Pro-choice advocates believe that Supreme Court Justice Sandra Day O’Connor is likely to step down this summer–leaving the court evenly split on choice. A march on Sunday launched a campaign to pressure the Senate to reject any anti-choice nominee.
It’s time to stress what girls and boys have in common in the classroom, not what divides them, researchers say. They’re dismayed their work is cast as a battle of the sexes and call for more research on ethnic, socioeconomic and racial differences.
The first examination of the number of women in the corporate suites of media companies reveals a disturbingly familiar pattern: The powerful upper reaches of power, prestige and perquisites are still rarely reached by women.
Conservatives are gearing up to promote weddings as the remedy for poverty. Women’s advocates say marriage might not be for everyone and they argue the government should not attempt to interfere with such an intensely private decision.
For working families, equal pay for equal work would put an average of $4,000 a year back into their pocketbooks, nearly three times more than the proposed $1.3 trillion tax cut, claims the Center for Policy Alternatives.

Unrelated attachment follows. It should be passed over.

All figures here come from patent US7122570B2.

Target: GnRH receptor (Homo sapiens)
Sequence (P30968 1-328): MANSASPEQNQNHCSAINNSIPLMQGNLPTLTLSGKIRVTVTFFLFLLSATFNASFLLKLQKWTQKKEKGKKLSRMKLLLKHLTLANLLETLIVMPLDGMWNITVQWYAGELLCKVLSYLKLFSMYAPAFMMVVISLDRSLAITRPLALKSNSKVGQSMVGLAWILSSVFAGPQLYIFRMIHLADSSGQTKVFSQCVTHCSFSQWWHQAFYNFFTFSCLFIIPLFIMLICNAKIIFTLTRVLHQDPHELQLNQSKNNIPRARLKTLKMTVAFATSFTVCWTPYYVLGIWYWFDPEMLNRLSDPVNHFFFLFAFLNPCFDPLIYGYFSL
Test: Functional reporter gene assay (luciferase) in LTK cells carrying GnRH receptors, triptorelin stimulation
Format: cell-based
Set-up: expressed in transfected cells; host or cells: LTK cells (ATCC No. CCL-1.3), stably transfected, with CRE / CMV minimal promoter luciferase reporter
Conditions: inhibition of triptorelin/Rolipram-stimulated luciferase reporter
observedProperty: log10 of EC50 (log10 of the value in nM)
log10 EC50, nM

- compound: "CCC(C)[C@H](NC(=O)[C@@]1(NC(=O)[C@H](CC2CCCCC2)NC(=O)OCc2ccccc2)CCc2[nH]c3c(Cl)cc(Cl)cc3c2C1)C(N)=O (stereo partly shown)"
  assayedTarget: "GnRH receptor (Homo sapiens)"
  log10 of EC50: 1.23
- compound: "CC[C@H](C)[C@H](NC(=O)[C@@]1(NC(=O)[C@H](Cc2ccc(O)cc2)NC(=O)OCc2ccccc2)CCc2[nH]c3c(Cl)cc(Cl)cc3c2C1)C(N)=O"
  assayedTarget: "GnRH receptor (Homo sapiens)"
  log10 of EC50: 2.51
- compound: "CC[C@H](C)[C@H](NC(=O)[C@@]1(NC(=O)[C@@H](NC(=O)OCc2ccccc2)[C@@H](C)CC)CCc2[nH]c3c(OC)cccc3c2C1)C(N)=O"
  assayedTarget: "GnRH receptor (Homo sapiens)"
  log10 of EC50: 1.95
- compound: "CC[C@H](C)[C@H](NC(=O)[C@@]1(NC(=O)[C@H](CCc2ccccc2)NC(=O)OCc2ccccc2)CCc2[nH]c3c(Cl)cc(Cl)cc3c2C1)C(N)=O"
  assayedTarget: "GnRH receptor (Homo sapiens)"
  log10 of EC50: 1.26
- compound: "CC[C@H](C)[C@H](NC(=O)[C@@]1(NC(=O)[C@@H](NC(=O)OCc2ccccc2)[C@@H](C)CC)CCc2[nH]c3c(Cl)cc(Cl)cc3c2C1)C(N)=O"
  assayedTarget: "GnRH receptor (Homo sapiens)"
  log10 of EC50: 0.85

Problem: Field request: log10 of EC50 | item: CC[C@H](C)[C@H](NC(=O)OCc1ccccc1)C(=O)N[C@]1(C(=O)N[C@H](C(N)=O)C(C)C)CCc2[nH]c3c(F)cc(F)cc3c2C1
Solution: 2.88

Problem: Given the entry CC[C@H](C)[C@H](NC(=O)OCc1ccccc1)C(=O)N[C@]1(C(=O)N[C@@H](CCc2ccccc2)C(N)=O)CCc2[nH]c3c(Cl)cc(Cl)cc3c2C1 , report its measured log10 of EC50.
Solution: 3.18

On the eve of John Ashcroft’s expected confirmation by the Senate, some reproductive rights activists worry about the possibility that the implacable anti-abortion lawmaker would enforce an obscure law banning abortion references on the Internet.
On his first full work day–the anniversary of Roe. v. Wade that legalized abortions for U.S. women–President Bush re-imposed the global gag rule that cuts funds to international organizations if they so much as discuss abortion.
Every minute of every day, a woman somewhere in the world dies as a result of pregnancy or childbirth. Advocates say they must be free to provide legal information on family planning and reproductive rights. Will the Bush administration let them?